Posted in Marketing & Strategy Articles, Total Reads: 2369
, Published on 13 September 2012
Sitting in a marketing class, the importance of market research will be hammered into you. Sales is the first step to marketing, they say (read settle for those profiles for summer placements). So what comes to mind when I think market research- Surveying, sample space, dipstick study, questionnaires, marketing metrics and the usual. But we did come across one remarkable concept in Kotler, our bible!! And that is, (cue for drum roll) latent demand- a strong need that isn’t fulfilled by any existing product.
The marketplace is abundant with examples where inventors made millions out of a very simple idea that was bang-on with what consumers needed. Take the example of the coffee sleeve. Every day almost every American takes coffee at the nearest Starbucks on his way to work. And we all like our morning coffee hot. Interestingly, it took an unfortunate accident for one Jay Sorenson to invent a coffee sleeve- a cylindrical sleeve made of textured paperboard that fits tightly around the handle-less paper cups and protects the drinker’s hands from getting burnt.
What’s more, the coffee houses saved millions as they needn’t double-cup and they generated revenues from the advertisements that could be carried on these sleeves. The brilliant businessman got his invention patented in 1993 and what started out as $15,000 Company is now reaping revenues to the tune of $12-15 million (2003).
If you’re a Tom Cruise fan like me, you would recall his rocky ride to success in his critically acclaimed move, cocktail. What I picked up from the movie was his very interesting take on the cocktail umbrella- an essentially frivolous embellishment that is more or less a hygiene factor for every bar now. So if you are a budding booze entrepreneur, if that’s a term, you might want to loosen your purse strings for these cocktail umbrellas. Though the origin of the idea is a little mysterious, these fancy add-ons were first seen on mainland North America at Trader Vic's, San Francisco's notorious island-themed speakeasy. Soon they became such a rage that every bar worth going to had to have them. Frivolous? I think not!!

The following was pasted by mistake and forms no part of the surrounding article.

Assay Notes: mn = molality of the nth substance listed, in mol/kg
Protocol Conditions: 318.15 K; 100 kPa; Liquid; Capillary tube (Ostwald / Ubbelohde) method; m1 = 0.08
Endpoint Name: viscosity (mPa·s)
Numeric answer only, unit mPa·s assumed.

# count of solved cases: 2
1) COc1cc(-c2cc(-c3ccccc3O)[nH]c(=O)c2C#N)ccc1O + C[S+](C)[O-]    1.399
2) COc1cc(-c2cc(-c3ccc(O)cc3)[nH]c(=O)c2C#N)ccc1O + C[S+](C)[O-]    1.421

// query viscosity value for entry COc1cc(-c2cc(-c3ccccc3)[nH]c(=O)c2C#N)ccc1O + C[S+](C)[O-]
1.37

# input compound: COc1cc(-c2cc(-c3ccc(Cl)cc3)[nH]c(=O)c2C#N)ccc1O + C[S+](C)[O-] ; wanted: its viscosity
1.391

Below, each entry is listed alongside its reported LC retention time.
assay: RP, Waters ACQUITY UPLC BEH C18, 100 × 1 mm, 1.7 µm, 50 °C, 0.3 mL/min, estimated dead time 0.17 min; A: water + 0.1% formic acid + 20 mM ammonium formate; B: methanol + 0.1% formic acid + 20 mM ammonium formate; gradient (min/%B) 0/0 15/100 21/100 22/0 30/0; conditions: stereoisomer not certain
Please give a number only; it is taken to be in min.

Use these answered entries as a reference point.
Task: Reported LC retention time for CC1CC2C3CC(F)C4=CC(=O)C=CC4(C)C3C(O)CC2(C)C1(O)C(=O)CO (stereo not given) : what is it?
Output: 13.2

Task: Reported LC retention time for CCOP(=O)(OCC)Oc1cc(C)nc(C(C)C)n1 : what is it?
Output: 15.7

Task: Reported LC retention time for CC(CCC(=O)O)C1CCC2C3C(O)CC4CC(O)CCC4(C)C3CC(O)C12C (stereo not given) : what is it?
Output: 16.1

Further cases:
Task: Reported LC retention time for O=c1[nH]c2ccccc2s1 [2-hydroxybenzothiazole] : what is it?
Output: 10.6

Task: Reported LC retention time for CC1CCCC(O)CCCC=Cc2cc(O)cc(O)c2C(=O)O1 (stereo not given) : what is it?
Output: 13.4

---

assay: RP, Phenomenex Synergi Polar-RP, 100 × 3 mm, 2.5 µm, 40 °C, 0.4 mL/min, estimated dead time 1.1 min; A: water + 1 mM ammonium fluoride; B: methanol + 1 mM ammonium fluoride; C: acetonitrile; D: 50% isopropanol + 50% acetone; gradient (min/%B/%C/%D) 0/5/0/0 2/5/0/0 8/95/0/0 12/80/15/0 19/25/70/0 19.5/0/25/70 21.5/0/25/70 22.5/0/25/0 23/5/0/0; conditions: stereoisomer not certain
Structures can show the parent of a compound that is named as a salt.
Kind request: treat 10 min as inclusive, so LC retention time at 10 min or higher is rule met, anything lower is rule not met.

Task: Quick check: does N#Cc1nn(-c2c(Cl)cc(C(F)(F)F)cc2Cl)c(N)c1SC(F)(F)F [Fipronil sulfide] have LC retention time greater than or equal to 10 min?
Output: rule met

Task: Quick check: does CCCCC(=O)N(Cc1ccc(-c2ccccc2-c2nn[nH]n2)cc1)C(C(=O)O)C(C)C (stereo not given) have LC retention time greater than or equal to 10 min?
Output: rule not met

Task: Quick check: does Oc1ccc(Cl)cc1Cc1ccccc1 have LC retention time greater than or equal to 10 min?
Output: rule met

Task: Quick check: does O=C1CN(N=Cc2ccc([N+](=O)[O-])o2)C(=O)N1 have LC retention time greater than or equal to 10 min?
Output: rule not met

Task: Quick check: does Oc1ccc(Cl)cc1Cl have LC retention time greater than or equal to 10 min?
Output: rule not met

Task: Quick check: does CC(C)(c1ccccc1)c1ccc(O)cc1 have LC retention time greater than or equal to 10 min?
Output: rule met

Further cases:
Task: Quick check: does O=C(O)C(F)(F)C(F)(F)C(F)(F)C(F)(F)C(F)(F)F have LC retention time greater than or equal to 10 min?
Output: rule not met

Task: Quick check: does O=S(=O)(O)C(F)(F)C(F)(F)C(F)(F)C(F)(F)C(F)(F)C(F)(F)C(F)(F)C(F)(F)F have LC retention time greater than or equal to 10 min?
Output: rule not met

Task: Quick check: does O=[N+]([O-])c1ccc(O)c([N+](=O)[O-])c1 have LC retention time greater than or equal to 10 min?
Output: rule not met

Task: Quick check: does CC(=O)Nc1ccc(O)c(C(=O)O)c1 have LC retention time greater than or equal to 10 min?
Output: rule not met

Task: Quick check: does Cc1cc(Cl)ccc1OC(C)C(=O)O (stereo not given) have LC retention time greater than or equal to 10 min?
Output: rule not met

Moving onto the holiday season when countless Halloween, Christmas and New Year themed thingamajigs, each more futile than the previous take up the shelves. The craziest ideas become a fad, think the pet rock, the ‘Furby’, the crazy straws, the plastic wishbones and many more. I think if people would line outside stores to buy something as inanimate as a rock with googly eyes glued to it, then they’ll buy just about anything. At least ‘Furby’ was touted as the first toy with “artificial intelligence” who would learn the ‘human’ ways in time. People went crazy trying to get their hands on this adorable furball and as any amateur economist would predict, prices skyrocketed.
The point I am trying to make is the rationale behind market research. The industry is abuzz with the term but how effectively is it done? You got the bigshot syndicate research firms claiming they know all there is to know about the market. But when instances of variations between two biggies in the Indian playfield- IMRB and AC Nielsen (reference- HUL declining market share controversy in 2009**) emerge, one wonders. So on one hand common people manage to get it just right and make ridiculous amount of moolah and on the other hand marketers spend serious money on market research for nothing. So it all boils down to this, is market research all a ballgame of common sense?
FMCG giant Hindustan Unilever is not too happy with the data collected by market research firm AC Nielsen. The data suggests that in the hair and personal care space, competition may be catching up with Hindustan Unilever. The data shows that HUL has lost market share across categories soaps, skin cleansing, detergents and toothpaste between March 2008 and March 2009. HUL's market share in soaps fell from 53.4% to 47.5%. In detergents, it fell from 38.9% to 36.8%. In skin care, it has lost from 52.2% to 47.2%, and in shampoos from 46.3% to 44.7%. But HUL says this data is not consistent with an IMRB's independent household survey.
D Sundaram, Vice Chairman and CFO, Hindustan Unilever, said, “There are divergent trends in some categories. The trends indicated by AC Nielson and the trends indicated by IMRB, household panel, there have been variations. We will of course take it up with AC Nielson.”